10 Mobile Design Principles

  1. Know Your End User
    Before designing, spend time to understand the role of your end users and the specific needs that they will have while mobile. Understanding key characteristics of your users, their work environment, and the tasks they perform will help ensure that your product has the right features and optimal user experience. It can be as easy as interviewing a handful of people over the phone, but even better is to observe them doing some tasks in person. Creating a persona is a good way to summarize your understanding of a user. Refer to some example personas and other ideas in the Know Your Users Guideline.

  2. Define the Essential Mobile Task
    A mobile application must be able to stand alone and not depend on an understanding of a related desktop version. When assessing how to convert an existing desktop application into a mobile design, be aware that the key task for the desktop may be quite different from that of the mobile. We strongly encourage you to think through the mobile use case rather than relying on the desktop workflows. Do not hesitate to eliminate tasks that are not essential to the mobile requirements: A mobile application is only as good as the tasks you’ve defined. Refer to the mobile Task Flow Guideline.

  3. Contextual Design
    Mobile applications are used in trains, warehouses, taxis, and on oil platforms. Designs must work in the target work environment and maximize context awareness of the mobile device. A GPS-enabled device that maps sales representatives’ locations helps them attend their next appointment on time. A device that scans and displays information about an asset, such as details of the last service, helps a technician bring the right parts and make the appropriate repairs.

  4. Flattened Navigation Model
    Users do not want to traverse deep structures to complete a task. Flatten the navigation model for quick access to key task flows. Once users navigate to begin their work, provide a clear understanding of where they are and how they can return to their starting point. Instead of having a user log in, access a section, find an object, and then perform a task, a flattened navigation model provides quick access to the mobile task immediately after login. However, because screen real estate is precious on handheld devices, carefully consider the type and quantity of data displayed when designing the application. Progressive disclosure is the principle of only revealing what is needed at the time. While we want to make things flatter, we also must be mindful of not presenting too much information in one place.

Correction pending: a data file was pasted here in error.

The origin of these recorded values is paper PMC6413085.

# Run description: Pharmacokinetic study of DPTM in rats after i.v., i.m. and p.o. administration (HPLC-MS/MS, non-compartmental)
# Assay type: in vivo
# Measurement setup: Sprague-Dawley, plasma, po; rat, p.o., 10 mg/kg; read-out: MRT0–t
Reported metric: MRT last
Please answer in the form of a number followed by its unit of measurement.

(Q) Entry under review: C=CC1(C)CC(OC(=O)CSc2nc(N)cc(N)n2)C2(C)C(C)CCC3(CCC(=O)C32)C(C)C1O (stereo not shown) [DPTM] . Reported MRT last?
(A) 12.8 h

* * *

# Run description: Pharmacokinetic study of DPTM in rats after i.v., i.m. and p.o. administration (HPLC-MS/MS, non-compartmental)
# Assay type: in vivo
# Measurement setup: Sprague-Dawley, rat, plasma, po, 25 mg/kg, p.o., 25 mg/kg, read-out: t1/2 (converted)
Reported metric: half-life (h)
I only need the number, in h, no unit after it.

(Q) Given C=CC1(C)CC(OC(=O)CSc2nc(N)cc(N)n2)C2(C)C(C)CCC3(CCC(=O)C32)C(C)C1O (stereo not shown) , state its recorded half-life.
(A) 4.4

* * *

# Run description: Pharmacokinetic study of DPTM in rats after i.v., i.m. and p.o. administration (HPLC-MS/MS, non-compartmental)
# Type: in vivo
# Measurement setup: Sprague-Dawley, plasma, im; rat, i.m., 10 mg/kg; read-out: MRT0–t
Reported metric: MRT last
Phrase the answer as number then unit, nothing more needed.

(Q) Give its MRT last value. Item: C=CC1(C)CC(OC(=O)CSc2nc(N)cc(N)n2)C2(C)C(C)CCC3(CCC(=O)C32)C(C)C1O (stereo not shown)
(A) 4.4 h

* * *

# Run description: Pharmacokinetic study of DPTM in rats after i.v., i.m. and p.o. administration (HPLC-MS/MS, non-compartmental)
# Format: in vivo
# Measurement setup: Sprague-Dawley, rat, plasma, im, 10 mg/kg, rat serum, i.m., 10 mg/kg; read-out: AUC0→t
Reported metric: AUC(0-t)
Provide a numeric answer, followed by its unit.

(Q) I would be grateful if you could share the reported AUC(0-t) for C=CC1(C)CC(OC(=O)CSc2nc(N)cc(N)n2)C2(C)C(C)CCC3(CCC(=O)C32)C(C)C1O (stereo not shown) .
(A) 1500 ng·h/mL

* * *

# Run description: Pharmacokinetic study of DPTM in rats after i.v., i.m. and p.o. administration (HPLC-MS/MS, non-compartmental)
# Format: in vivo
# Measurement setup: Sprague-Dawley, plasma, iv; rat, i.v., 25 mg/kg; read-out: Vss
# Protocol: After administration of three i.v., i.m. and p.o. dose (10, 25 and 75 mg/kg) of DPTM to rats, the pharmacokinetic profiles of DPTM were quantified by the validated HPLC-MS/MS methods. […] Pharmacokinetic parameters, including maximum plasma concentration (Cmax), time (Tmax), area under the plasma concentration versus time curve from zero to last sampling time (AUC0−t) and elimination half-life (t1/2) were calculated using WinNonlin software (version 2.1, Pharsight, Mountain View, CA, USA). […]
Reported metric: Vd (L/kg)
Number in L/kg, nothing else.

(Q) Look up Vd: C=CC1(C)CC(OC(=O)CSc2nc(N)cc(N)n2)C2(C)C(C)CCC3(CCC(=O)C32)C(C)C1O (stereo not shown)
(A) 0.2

5. Two-Minutes-to-Get-it-Done Mobile Work Style
    Typically, mobile devices are used in short bursts, while personal computers are used for extended work sessions. Mobile users will not tolerate designs that require a lot of data entry or multi-step flows because they need to get to work faster and complete their tasks more quickly. Designs should be simple and aid task completion. Note that for tablets, not all tasks will follow the two-minute rule; while tablets are sometimes used on the go, they are also used in less mobile scenarios.

  6. Business intelligence
    Analytics and business intelligence are not limited to the desktop. Mobile users need analytics that work for small screens. A regional sales manager might see a screen that highlights store locations with the biggest sales data from last quarter or last year. A color-coded grid of locations versus key metrics draws attention to good, moderate, and bad situations. The first step in determining which analytics will be useful is to understand the mobile use case and how to integrate analytics that help decision making. A needless insertion of analytics takes up valuable real estate and makes it harder for mobile workers to do their job.

  7. Simple Search
    Search is an important part of mobile applications and must be quickly accessible. Because mobile data entry is more difficult, simplify search entry requirements to a single field when possible and place the field above related data. Results should be narrowed to what makes sense for the given context. Avoid having the user enter text into multiple fields.

  8. Collaboration
    Embed collaboration into workflows, and include triggers to call a person, connect to a social network, and text using SMS (Simple Message Service) and IM (Instant Messaging). The proliferation of social networking within the work environment demonstrates the increased importance of keeping in touch with colleagues and affiliated professionals. Mobility extends this trend by keeping coworkers in contact more often and in more places.

  9. Visual Design
    Mobile devices support graphically rich and highly responsive experiences, and users are coming to expect great design from their native mobile apps. Make sure to spend time on the look and feel throughout the design process, and not just as an afterthought. It may take several iterations.

  10. Leverage the Mobile Platform
    Mobile applications can be built to run in the browser or as native applications installed on the device. Enterprise applications should leverage mobile capabilities that allow a user to select a phone number to call or text, touch an address to map its location, use voice recognition, and natural gestures for navigation with an app. Native enterprise applications allow for more integration than those run in the browser and provide the ability to transfer enterprise data to local built-in applications, such as calendar and contacts, so that users can view important business information without signing in. Understanding each platform and maximizing the appropriate mobile actions will ensure a productive and natural mobile experience.